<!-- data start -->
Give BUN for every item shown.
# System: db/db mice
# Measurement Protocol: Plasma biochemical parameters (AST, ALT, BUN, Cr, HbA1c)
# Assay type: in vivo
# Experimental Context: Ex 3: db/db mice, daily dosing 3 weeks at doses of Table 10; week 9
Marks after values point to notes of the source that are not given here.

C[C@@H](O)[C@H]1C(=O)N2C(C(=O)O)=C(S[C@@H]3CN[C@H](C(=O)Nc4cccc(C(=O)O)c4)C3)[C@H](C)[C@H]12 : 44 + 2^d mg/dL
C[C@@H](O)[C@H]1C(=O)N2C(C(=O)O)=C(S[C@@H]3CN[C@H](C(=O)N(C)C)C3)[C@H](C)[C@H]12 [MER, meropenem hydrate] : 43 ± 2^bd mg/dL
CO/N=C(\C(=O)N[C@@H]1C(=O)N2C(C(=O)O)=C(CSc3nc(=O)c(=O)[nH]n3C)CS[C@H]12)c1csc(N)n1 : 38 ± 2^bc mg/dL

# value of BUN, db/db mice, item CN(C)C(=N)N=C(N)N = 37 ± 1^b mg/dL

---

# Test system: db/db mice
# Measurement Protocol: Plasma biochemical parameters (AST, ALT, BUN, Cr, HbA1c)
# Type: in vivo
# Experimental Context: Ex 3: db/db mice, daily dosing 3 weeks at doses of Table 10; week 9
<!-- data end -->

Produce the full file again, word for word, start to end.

Give BUN for every item shown.
# System: db/db mice
# Measurement Protocol: Plasma biochemical parameters (AST, ALT, BUN, Cr, HbA1c)
# Assay type: in vivo
# Experimental Context: Ex 3: db/db mice, daily dosing 3 weeks at doses of Table 10; week 9
Marks after values point to notes of the source that are not given here.

C[C@@H](O)[C@H]1C(=O)N2C(C(=O)O)=C(S[C@@H]3CN[C@H](C(=O)Nc4cccc(C(=O)O)c4)C3)[C@H](C)[C@H]12 : 44 + 2^d mg/dL
C[C@@H](O)[C@H]1C(=O)N2C(C(=O)O)=C(S[C@@H]3CN[C@H](C(=O)N(C)C)C3)[C@H](C)[C@H]12 [MER, meropenem hydrate] : 43 ± 2^bd mg/dL
CO/N=C(\C(=O)N[C@@H]1C(=O)N2C(C(=O)O)=C(CSc3nc(=O)c(=O)[nH]n3C)CS[C@H]12)c1csc(N)n1 : 38 ± 2^bc mg/dL

# value of BUN, db/db mice, item CN(C)C(=N)N=C(N)N = 37 ± 1^b mg/dL

---

# Test system: db/db mice
# Measurement Protocol: Plasma biochemical parameters (AST, ALT, BUN, Cr, HbA1c)
# Type: in vivo
# Experimental Context: Ex 3: db/db mice, daily dosing 3 weeks at doses of Table 10; week 9